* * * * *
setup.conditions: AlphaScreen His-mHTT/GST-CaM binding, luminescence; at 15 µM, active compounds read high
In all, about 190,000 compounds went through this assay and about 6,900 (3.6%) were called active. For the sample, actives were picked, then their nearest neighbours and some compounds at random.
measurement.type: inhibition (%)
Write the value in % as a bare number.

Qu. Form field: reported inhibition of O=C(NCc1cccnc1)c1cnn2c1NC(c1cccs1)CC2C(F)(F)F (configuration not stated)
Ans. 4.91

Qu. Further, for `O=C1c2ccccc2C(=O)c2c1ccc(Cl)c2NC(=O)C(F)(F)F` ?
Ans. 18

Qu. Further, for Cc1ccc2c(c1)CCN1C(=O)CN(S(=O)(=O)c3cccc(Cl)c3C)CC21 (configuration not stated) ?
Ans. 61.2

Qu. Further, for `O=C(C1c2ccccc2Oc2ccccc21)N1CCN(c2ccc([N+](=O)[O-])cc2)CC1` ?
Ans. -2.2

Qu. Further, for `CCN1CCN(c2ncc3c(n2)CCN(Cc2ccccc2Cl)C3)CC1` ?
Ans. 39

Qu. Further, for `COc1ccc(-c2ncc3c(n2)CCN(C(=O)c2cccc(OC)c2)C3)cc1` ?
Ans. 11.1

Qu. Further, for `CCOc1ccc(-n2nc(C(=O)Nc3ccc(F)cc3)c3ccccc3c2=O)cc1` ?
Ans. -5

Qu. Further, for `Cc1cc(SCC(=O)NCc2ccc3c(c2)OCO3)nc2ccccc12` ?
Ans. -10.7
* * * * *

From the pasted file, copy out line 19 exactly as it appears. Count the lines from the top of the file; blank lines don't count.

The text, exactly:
Qu. Further, for `Cc1cc(SCC(=O)NCc2ccc3c(c2)OCO3)nc2ccccc12` ?